To the Healthcare Team

Becoming an advocate for the injured service member or veteran begins when you first meet the healthcare team who care for them. Case management coordination is available to assist you. Get to know the team members and the treatment care plan.

Try to learn as much as you can from them about TBI and the treatment plan for your family member. Try to learn as much as you can about the Department of Defense and the Veterans Affairs medical systems and how to use these services and resources. Information is included in the Family Care Guide.

This is all part of getting the facts. Having an understanding of the facts will help you communicate better with everyone.

Tips for advocating with healthcare providers:

  • If you have problems, concerns, or questions about the care your injured family member is receiving, ask for clarification about these things, and identify what you think is needed and why.
  • Be specific.
  • Talk about your family member’s needs directly to the members of the healthcare team. Working with the team on the care plan can ensure open and fluid communication. Early morning is when doctors make their rounds, visiting patients. This may be the best time to talk to them.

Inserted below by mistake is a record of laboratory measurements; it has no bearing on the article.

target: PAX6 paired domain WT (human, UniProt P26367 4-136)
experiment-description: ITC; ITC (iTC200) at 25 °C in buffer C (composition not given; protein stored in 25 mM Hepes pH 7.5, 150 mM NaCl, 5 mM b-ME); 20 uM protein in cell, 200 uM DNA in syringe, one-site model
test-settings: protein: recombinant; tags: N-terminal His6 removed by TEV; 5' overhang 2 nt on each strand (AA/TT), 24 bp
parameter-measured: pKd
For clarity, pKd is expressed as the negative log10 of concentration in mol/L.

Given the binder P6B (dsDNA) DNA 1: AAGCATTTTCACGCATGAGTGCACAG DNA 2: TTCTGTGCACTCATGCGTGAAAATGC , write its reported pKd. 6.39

• Be clear and be firm about what you need.
  • Be persistent and firm, but in a cooperative manner. If you don’t get a response right away, keep asking.
  • If this approach does not seem to work, contact the Ombudsman or Patient Advocate at the service member or veteran’s healthcare facility.
  • Try not to be confrontational.
  • Come prepared with a list of your concerns or questions when attending care conferences. Take notes during meetings or ask a friend or another family member to do this for you. Bring a recorder or use a smartphone or tablet to capture discussions with the healthcare team, if approved by the provider and hospital, to better facilitate retention of fast-paced meetings that may include medical terminology or jargon. When tired or stressed, our retention suffers. Being able to go back to the conversation leaves less room for interpretation and reduces multi-tasking, allowing you to fully attend to the meeting and stay on message.
  • Do not tell someone how to do his or her job. It seldom works. Instead, talk to the person as a concerned family member and explain your worries calmly.
  • The healthcare team is in charge of the service member or veteran’s medical care. You will be talking with them on a regular basis.
  • Work with the healthcare providers. Remember, they are well intentioned. They might not know the exact needs of your family member yet.
  • Tell the healthcare team about your family member’s stories and personality traits. When they get to know the service member or veteran, they may be more “in tune” with his or her specific needs.
  • Often, if you let healthcare providers get to know you, they can listen to your concerns with better understanding.